BostonBruins.com – Both the Bruins and New York Rangers are coming off of Game 7 victories in their first round series. The B’s, of course, needing a comeback for the ages to take down the Toronto Maple Leafs, while the Blue Shirts handled business on the road, blanking the Washington Capitals, 5-0.
The two Original Six rivals will meet in the Eastern Conference semifinals starting on Thursday night at TD Garden, marking their first playoff match-up since the 1973 NHL Quarterfinals (the Rangers won in five games), in a rematch coming after the Bruins took the 1972 Cup from New York. Now, it appears the rivalry might be renewed.
“It's the first time for me since I've been here,” said B’s assistant captain Patrice Bergeron. “I've been here for 10 years, so it's been a long time. It's going to be fun, it's going to be interesting, obviously, there's some big rivalries with football and baseball.
“In hockey, I don't think it's any different, it's always tough games against them. We're expecting the same thing. They're a good team, it's going to be tough, we're going to have to fight for every inch.”
The teams are extremely similar, both preaching defense first and displaying top-tier goaltending. Offensively, each team has the potential for explosiveness, but neither were at the top of the league in goals per game (Boston with 2.65, New York with 2.62).
“I think throughout the past couple of years we have the same type of team,” said Bergeron, “that plays solid defense and are hard to play against, block a lot of shots and all that. We know that we're going to have to fight to get to the front and fight to get our chances and make sure that we do that.”
In addition to having stellar goaltending from Henrik Lundqvist, who is a finalist for the Vezina Trophy, the Rangers block an enormous amount of shots (they blocked 27 in Game 7 against Washington, to the Capitals 9, and led the first round with 161 total blocked shots). The Bruins know they must be patient when firing shots towards the net.
“That’s what they want to do,” said Julien of the Rangers blocking shots. “It’s served them well. It’s got them where they are right now, so I think the main thing for us is to know that they’re going to do that and how we react to them blocking shots.
“We have to keep our heads up and make sure that we don’t bury our heads up when we’re shooting pucks. We’re going to have to work extra hard to get those pucks through and then get them to reach the net.”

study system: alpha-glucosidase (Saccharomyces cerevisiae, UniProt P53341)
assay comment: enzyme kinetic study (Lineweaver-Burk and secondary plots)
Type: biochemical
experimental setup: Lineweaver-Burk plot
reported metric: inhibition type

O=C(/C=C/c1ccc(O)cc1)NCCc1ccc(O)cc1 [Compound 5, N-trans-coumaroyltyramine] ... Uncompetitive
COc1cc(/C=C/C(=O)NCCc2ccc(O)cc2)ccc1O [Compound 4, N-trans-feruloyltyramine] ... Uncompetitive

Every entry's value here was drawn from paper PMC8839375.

“It's about finding different ways,” added Bergeron. “Definitely try to fake some shots, but at the same time, it's just create our chances, create some havoc in front of Lundqvist and get to the loose pucks, get to the rebounds. We know it's part of the game, they will block some shots. It's about fighting through it.
Jaromir Jagr is the only member of either team to be born the last time these two squads met in the postseason and is the only current Bruin to have played for the Rangers and Lundqvist.
“He's just good,” said Jagr. “He has talent, he's just a good goalie. Never studied the goalie position, never been a goalie coach, so I don't why he is good, but he's good. He's gets most of the puck. It's always tough to score on him, he doesn't make many mistakes.
“He's always been like that, even when I was there, he was the most important player.”
Original Six Rivalry
Over the course of their storied histories, the Rangers and Bruins have met nine times in the postseason, the first coming in the 1927 semifinals. The two teams have met in the Stanley Cup Final twice, in 1929 and 1972, with the Bruins winning the both series (2-0 in 1929 and 4-2 in 1972).
Overall, the Bruins have won six of the all-time postseason series and are 22-18-2 in 42 postseason games against New York. They have outscored them 114-104.
“It’s another opportunity to be a part of a special kind of rivalry,” said Milan Lucic of the Boston-New York sports rivalry. “I’ve been a part of Montreal-Boston, and this year Toronto-Boston, Original Six, and now another original Six series.